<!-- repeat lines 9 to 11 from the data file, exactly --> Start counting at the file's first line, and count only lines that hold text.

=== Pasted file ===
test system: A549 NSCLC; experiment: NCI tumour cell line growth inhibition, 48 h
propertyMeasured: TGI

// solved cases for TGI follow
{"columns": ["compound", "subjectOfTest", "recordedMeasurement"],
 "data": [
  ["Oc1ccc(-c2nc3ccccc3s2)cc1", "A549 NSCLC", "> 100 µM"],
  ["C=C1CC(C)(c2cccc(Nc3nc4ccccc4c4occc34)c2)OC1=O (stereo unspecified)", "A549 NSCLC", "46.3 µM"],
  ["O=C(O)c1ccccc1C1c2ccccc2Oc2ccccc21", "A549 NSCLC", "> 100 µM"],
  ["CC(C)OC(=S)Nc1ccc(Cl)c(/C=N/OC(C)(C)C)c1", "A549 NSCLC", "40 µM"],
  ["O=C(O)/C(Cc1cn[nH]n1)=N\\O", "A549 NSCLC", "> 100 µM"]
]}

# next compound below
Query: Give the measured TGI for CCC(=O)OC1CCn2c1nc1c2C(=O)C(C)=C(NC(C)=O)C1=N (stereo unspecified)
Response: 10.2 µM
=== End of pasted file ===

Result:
  ["CC(C)OC(=S)Nc1ccc(Cl)c(/C=N/OC(C)(C)C)c1", "A549 NSCLC", "40 µM"],
  ["O=C(O)/C(Cc1cn[nH]n1)=N\\O", "A549 NSCLC", "> 100 µM"]
]}